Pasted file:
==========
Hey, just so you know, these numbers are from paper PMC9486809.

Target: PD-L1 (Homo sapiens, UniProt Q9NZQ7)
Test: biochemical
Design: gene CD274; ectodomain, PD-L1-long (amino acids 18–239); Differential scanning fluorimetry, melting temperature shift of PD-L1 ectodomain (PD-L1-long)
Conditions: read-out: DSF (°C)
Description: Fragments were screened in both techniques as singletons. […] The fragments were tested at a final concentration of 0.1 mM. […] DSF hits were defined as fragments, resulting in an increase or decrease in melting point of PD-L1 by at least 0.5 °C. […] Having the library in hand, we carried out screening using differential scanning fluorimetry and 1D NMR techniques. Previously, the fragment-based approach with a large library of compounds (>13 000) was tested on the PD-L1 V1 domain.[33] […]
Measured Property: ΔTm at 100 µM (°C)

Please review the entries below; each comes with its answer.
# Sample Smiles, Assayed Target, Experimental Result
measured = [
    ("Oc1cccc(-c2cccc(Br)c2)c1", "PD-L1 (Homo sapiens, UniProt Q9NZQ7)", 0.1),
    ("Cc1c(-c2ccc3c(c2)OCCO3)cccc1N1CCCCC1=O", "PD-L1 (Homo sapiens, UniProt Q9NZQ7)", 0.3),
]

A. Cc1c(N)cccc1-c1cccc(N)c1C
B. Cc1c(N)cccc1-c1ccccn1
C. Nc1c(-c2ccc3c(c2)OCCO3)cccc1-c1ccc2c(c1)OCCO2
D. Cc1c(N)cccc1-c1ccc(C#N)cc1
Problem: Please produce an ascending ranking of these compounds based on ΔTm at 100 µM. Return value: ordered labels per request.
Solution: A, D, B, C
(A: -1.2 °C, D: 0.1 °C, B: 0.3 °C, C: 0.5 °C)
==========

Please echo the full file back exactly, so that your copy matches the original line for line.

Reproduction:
Hey, just so you know, these numbers are from paper PMC9486809.

Target: PD-L1 (Homo sapiens, UniProt Q9NZQ7)
Test: biochemical
Design: gene CD274; ectodomain, PD-L1-long (amino acids 18–239); Differential scanning fluorimetry, melting temperature shift of PD-L1 ectodomain (PD-L1-long)
Conditions: read-out: DSF (°C)
Description: Fragments were screened in both techniques as singletons. […] The fragments were tested at a final concentration of 0.1 mM. […] DSF hits were defined as fragments, resulting in an increase or decrease in melting point of PD-L1 by at least 0.5 °C. […] Having the library in hand, we carried out screening using differential scanning fluorimetry and 1D NMR techniques. Previously, the fragment-based approach with a large library of compounds (>13 000) was tested on the PD-L1 V1 domain.[33] […]
Measured Property: ΔTm at 100 µM (°C)

Please review the entries below; each comes with its answer.
# Sample Smiles, Assayed Target, Experimental Result
measured = [
    ("Oc1cccc(-c2cccc(Br)c2)c1", "PD-L1 (Homo sapiens, UniProt Q9NZQ7)", 0.1),
    ("Cc1c(-c2ccc3c(c2)OCCO3)cccc1N1CCCCC1=O", "PD-L1 (Homo sapiens, UniProt Q9NZQ7)", 0.3),
]

A. Cc1c(N)cccc1-c1cccc(N)c1C
B. Cc1c(N)cccc1-c1ccccn1
C. Nc1c(-c2ccc3c(c2)OCCO3)cccc1-c1ccc2c(c1)OCCO2
D. Cc1c(N)cccc1-c1ccc(C#N)cc1
Problem: Please produce an ascending ranking of these compounds based on ΔTm at 100 µM. Return value: ordered labels per request.
Solution: A, D, B, C
(A: -1.2 °C, D: 0.1 °C, B: 0.3 °C, C: 0.5 °C)